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Scream of the Shalka by Paul Cornell
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http://nwhyte.livejournal.com/2043008.html

I was really surprised and pleased by how much I enjoyed this book, the novelisation of the webcast story starring Richard E. Grant as the other Ninth Doctor. Perhaps it is partly that, at least in the opening pages, it so consciously draws on the style of the Dicks and Hulke novelisations of the Third and Fourth Doctor stories which meant so much to fans of the same sort of age as the author and me. But also a lot of the sequencing that didn't quite work for me in the webcast seemed to me to be much better here: the Master's new situation, the reasons for the Doctor's emotional coldness, the back story to Alison's relationship. We do miss out on Conor Moloney's performance as Greaves, though. Perhaps the last week of work before the Christmas hols was a bad time to watch the webcast; I am certain that if I had read the book before watching it, I would have enjoyed both more.

Some of the similarities between Shalka continuity and New Who are even more noticeable here: that the Ninth Doctor is suffering PTSD after an awful war in which many people he cared about were killed, and that the new companion chooses to travel with the Doctor rather than remain in a (dull) interracial relationship. (As in Rose, there is also a monster leader underground controlling its minions who burst into the normal world to terrify humans, and the Doctor must descend to their lair to do battle, but those are fairly standard plot elements.)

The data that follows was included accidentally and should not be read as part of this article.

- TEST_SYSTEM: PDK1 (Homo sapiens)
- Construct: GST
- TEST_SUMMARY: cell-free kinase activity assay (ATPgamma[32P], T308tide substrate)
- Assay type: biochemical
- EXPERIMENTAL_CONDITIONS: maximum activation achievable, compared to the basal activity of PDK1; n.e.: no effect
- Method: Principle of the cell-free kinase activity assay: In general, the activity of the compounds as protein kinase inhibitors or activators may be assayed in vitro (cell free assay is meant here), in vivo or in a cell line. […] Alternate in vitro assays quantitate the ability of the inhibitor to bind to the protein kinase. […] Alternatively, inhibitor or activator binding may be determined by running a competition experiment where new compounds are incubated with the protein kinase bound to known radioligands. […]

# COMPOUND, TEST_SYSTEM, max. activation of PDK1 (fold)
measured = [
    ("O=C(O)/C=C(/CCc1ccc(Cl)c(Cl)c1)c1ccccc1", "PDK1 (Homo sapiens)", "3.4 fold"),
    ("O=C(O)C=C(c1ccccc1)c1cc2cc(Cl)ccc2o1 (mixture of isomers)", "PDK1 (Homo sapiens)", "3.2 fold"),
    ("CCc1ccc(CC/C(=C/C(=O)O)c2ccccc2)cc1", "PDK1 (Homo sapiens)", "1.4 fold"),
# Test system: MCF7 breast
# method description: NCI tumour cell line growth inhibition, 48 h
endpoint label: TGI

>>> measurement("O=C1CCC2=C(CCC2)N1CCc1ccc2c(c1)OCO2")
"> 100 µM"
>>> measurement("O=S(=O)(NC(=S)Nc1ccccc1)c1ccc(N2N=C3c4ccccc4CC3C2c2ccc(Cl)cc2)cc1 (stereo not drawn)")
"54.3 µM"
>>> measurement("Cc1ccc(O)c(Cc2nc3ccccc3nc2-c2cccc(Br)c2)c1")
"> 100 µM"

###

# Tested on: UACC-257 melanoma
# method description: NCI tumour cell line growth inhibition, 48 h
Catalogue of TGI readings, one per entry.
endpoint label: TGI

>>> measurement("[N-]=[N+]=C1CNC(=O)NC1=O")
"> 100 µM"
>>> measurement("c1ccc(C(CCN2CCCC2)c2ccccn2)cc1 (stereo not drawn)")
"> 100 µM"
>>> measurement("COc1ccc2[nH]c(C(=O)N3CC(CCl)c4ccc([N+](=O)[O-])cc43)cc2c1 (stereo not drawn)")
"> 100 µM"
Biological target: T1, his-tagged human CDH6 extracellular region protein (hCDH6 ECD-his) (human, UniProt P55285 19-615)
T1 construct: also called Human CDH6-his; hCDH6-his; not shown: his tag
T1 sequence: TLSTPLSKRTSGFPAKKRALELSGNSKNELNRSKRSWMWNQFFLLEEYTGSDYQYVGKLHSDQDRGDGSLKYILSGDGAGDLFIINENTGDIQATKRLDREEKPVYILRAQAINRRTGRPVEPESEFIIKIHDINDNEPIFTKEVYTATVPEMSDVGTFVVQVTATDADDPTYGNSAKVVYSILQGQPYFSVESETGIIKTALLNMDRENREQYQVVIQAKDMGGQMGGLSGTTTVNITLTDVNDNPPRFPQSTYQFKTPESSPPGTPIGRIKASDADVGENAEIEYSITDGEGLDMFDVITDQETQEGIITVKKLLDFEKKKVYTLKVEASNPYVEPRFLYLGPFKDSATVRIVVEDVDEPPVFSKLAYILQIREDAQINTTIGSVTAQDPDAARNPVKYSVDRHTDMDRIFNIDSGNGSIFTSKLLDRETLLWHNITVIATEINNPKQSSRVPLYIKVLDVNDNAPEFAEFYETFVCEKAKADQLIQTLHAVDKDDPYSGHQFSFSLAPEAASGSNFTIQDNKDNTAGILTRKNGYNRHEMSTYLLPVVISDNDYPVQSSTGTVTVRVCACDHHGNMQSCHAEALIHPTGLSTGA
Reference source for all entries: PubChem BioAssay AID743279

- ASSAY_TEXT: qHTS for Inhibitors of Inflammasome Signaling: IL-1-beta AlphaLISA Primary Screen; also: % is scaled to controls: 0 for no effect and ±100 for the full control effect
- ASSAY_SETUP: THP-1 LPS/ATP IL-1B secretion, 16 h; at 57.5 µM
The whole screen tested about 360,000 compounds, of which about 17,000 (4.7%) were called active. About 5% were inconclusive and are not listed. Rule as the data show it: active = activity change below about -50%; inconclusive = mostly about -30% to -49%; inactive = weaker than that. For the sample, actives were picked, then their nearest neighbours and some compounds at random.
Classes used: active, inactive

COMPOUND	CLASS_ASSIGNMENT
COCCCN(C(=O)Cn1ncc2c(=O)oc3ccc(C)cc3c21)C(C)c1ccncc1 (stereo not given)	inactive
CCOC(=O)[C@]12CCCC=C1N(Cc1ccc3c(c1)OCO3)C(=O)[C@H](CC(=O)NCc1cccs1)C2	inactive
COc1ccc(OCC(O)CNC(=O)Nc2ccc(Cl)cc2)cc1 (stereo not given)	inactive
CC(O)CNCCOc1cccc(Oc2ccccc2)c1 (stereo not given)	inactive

The book also comes with a long afterword - a quarter of its total length - including the original story proposal and the author's account of how the story came to be made, told with Cornell's typical enthusiasm, but with first-hand accounts patched in from the production team as well. This may have turned out to be just a sidetrack in Who history but we are lucky that it is so well chronicled, including the story of how Cornell, on honeymoon in New Zealand, had to get a friend to break into his house to transmit the script to the BBC after an email went astray. It certainly adds to what is already a good book for fans to track down. ( )
  nwhyte | Dec 26, 2012 |
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It was a high, sunny place, where everything was calm.
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This is the book. It should not be combined with the BBCi webcast.
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Amazon.com Product Description (ISBN 0563486198, Paperback)

When the Doctor lands his TARDIS in the Lancaster town of Kennet, in the present day, he finds that something is terribly wrong. The people are scared. They don't like going out onto the streets at night, they don't like making too much noise, and they certainly don't like strangers asking too many questions. What alien force has invaded the town? Why is it watching barmaid Alison Cheney? And what plans does it have for the future of the planet Earth? While starting with a small community under threat, this old-fashioned, very traditional but very up to date Doctor Who adventure takes in the entire world, from New Zealand to India, Siberia to the USA, and cosmic expanses beyond.

(retrieved from Amazon Thu, 12 Mar 2015 18:06:35 -0400)

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